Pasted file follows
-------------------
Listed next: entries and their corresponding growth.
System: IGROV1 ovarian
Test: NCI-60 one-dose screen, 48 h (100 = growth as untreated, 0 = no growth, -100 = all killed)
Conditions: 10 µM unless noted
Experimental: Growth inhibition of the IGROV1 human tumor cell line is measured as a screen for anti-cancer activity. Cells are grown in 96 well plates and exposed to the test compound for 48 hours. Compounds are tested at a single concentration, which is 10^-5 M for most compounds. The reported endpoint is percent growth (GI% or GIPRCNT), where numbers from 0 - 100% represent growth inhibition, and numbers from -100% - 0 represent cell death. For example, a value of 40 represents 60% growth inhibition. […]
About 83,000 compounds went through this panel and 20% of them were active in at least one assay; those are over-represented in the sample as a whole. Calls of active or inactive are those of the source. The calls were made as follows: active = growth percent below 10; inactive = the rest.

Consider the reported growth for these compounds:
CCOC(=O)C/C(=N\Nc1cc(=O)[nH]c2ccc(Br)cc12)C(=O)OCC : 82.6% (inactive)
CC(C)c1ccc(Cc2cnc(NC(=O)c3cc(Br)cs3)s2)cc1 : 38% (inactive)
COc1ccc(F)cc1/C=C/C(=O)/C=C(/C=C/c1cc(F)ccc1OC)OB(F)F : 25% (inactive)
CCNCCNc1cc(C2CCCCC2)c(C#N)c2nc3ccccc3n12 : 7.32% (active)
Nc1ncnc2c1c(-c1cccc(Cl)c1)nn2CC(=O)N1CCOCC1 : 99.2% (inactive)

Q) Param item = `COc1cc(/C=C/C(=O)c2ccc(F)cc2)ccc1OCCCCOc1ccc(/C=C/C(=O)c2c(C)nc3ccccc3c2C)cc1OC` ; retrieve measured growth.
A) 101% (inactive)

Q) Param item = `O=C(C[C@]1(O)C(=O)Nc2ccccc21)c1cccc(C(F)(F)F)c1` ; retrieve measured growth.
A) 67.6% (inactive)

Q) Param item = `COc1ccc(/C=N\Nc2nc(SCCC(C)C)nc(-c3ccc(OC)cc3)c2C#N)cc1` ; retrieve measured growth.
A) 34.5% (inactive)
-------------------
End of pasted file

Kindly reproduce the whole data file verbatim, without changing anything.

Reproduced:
Listed next: entries and their corresponding growth.
System: IGROV1 ovarian
Test: NCI-60 one-dose screen, 48 h (100 = growth as untreated, 0 = no growth, -100 = all killed)
Conditions: 10 µM unless noted
Experimental: Growth inhibition of the IGROV1 human tumor cell line is measured as a screen for anti-cancer activity. Cells are grown in 96 well plates and exposed to the test compound for 48 hours. Compounds are tested at a single concentration, which is 10^-5 M for most compounds. The reported endpoint is percent growth (GI% or GIPRCNT), where numbers from 0 - 100% represent growth inhibition, and numbers from -100% - 0 represent cell death. For example, a value of 40 represents 60% growth inhibition. […]
About 83,000 compounds went through this panel and 20% of them were active in at least one assay; those are over-represented in the sample as a whole. Calls of active or inactive are those of the source. The calls were made as follows: active = growth percent below 10; inactive = the rest.

Consider the reported growth for these compounds:
CCOC(=O)C/C(=N\Nc1cc(=O)[nH]c2ccc(Br)cc12)C(=O)OCC : 82.6% (inactive)
CC(C)c1ccc(Cc2cnc(NC(=O)c3cc(Br)cs3)s2)cc1 : 38% (inactive)
COc1ccc(F)cc1/C=C/C(=O)/C=C(/C=C/c1cc(F)ccc1OC)OB(F)F : 25% (inactive)
CCNCCNc1cc(C2CCCCC2)c(C#N)c2nc3ccccc3n12 : 7.32% (active)
Nc1ncnc2c1c(-c1cccc(Cl)c1)nn2CC(=O)N1CCOCC1 : 99.2% (inactive)

Q) Param item = `COc1cc(/C=C/C(=O)c2ccc(F)cc2)ccc1OCCCCOc1ccc(/C=C/C(=O)c2c(C)nc3ccccc3c2C)cc1OC` ; retrieve measured growth.
A) 101% (inactive)

Q) Param item = `O=C(C[C@]1(O)C(=O)Nc2ccccc21)c1cccc(C(F)(F)F)c1` ; retrieve measured growth.
A) 67.6% (inactive)

Q) Param item = `COc1ccc(/C=N\Nc2nc(SCCC(C)C)nc(-c3ccc(OC)cc3)c2C#N)cc1` ; retrieve measured growth.
A) 34.5% (inactive)